Saint John, New Brunswick Cruise Port
At the mouth of the Saint John River and within the Bay of Fundy is the Canadian cruise port of Saint John, New Brunswick. Part of Canada's Maritime provinces (New Brunswick, Nova Scotia, and Prince Edward Island), Saint John is the province's largest city and the only city located on the bay, making it an important port for both cruise ships and container ships. Saint John includes not only the metro area, but the quaint-sounding Caledonia Highlands which stretch along the coast. Sometimes called the "Fundy City," it's known for its warm hospitality to tourists: cruise passengers are likely to get a greeting committee as you disembark. There’s no end of delightful things to see and do in Saint John, from exploring the city’s Victorian-inspired architecture and historic sites to whale spotting and birdwatching. Listed below are a handful of our favorite experiences when cruising to Saint John, New Brunswick:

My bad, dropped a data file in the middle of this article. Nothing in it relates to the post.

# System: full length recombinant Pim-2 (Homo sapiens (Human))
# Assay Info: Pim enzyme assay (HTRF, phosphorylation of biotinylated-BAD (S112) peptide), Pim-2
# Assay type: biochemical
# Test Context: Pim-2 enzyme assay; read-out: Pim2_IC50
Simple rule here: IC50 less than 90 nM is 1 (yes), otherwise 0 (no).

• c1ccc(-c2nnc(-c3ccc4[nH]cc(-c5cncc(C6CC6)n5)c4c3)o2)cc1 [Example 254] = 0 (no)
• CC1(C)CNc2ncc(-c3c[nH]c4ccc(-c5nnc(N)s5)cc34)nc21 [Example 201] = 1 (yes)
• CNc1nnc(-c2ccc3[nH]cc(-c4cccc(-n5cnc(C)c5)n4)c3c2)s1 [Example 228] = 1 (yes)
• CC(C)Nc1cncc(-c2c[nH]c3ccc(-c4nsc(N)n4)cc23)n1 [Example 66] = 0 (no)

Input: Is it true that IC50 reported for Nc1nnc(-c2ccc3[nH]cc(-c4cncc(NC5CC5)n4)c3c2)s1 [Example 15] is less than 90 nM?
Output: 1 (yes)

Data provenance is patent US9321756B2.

A green oasis near uptown, you'll find the free-of-charge Irving Nature Park between the Bay of Fundy and a salt marsh, whose focus is on protecting the environment and the province's rich marine ecosystems. Not only can you hang out with seals and seabirds, but check out the squirrel houses where the cute critters watch passers-by.
This is an area serious about its maritime roots, as a visit to the Saint John City Market will prove. The roof is shaped like an inverted ship's hull, and the fascination doesn't end there. Your senses will be delighted by a plethora of produce, cheeses, flowers, and a dried seaweed called dulse.
The New Brunswick Museum is Canada's oldest continuing museum and is a great place to while away the hours while learning about art and history. Young visitors will enjoy the interactive displays in Discovery Gallery (although the adults will like them, too).
Visit Fallsview Park and the Reversing Rapids, the amazing phenomenon that results from a confluence of the highest tides in the world (from the Bay of Fundy) and the origination point (the Saint John River). When the two forces meet, the resulting high tides dramatically reverse in flow.